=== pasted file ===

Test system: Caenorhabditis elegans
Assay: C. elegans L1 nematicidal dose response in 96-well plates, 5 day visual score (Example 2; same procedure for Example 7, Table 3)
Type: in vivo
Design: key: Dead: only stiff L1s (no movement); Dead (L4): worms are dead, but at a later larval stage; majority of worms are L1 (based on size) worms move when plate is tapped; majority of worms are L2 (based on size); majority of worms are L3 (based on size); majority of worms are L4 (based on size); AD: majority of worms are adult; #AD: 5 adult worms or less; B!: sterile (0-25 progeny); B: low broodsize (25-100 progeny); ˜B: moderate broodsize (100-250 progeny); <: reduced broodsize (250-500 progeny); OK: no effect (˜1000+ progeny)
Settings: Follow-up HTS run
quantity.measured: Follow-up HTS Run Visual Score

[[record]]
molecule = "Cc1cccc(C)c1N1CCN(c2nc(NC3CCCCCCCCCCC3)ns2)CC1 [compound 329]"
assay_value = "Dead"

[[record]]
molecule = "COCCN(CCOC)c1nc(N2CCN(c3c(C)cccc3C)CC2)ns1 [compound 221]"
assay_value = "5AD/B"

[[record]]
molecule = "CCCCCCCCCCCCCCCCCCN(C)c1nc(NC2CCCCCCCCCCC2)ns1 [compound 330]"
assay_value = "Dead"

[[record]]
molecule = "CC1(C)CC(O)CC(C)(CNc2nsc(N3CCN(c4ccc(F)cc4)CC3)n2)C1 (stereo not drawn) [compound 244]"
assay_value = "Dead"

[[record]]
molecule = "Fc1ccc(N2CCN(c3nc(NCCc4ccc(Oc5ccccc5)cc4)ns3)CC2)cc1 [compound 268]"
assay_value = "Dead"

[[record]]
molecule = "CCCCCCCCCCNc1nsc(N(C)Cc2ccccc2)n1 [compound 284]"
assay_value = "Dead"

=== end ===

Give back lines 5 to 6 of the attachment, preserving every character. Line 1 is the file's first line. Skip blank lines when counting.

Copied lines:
Settings: Follow-up HTS run
quantity.measured: Follow-up HTS Run Visual Score